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Melanie ClaybarFall 2016
INFO 5200 TXWI_A
Final Draft #2
Young Adult Novels:
Information Organization System
1. Project description
This information organization system is for a young adult novel collection housed in the Little Cypress Mauriceville (LCM) High School Library in Orange, Texas. The collection is available to all students in grades nine through twelve at LCM High School. Students frequently ask the librarian for help finding books but are reluctant to search the catalog.
1.1. Collection and information objects
The Young Adult Novels collection contains 4,831 young adult novels from the LCM High School Library. It is located inside the library and is available to all students, grades nine through twelve. The collection represents a wide variety of genres including dystopian, romance, adventure, historical fiction, mystery, and fantasy. Topics include first love, friendship, coming of age, coming out (LGBTQ), family issues, mental illness, vampires, cancer, dystopian society, and sports. The library continues to expand the collection through purchases and grants, such as the Dollar General award for the annual Teen’s Top Ten collection. The purpose of the collection is to promote reading for pleasure and to provide students of LCM High School a resource for finding YA novels of interest and relativity.
1.2. Users' demographics and knowledge
Students at LCM High School, male and female, range in age from thirteen to nineteen years. Of the 1,171 students, ninety-nine percent speak English. Nineteen percent participate in the free-and-reduced lunch program which indicates a middle to high family income for the majority of LCM High School students. These demographics help categorize the user in the four knowledge levels (general, domain, system, and information seeking.) These levels indicate what the user knows in each area compared to the average consumer of the collection. In system design, it is important to consider the knowledge levels in order to create a system that meets the needs of the user.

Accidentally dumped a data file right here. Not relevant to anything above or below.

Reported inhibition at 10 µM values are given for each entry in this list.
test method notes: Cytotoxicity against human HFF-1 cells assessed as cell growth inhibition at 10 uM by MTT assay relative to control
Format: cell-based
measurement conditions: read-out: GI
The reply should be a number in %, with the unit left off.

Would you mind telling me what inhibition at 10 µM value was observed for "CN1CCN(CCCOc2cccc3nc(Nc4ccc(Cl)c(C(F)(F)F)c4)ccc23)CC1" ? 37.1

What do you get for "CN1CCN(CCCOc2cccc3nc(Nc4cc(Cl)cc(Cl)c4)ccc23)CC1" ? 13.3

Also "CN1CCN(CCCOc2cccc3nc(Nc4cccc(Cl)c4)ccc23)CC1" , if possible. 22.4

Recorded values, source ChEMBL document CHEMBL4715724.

General knowledge refers to the user’s base of information which is gathered through daily interactions and experiences. Because LCM High School students generally have limited life experiences and are still building their academic knowledge, a moderate level of general knowledge is expected.
Another area to consider is domain knowledge, or specific knowledge of the subject of a collection. Although some students in this group are avid readers of young adult novels, most are non-readers. Students in the latter group may have seen the latest Divergent movie, but they do not know this is a novel series in the library. Therefore, the overall domain knowledge of this user group is moderate.
System knowledge indicates the user’s aptitude for operating the information system. Most students at LCM High School come from middle to high income families where they have access to multiple devices and reliable internet service. The typical LCM High School student has a smartphone and can operate devices such as laptops, iPads, and other tablets, with ease. However, despite this level of comfort, many lack the initiative to learn new systems, especially academic in nature. Students frequently experience frustration when encountering unfamiliar systems. Because of this, the systems knowledge for LCM High School students is moderate.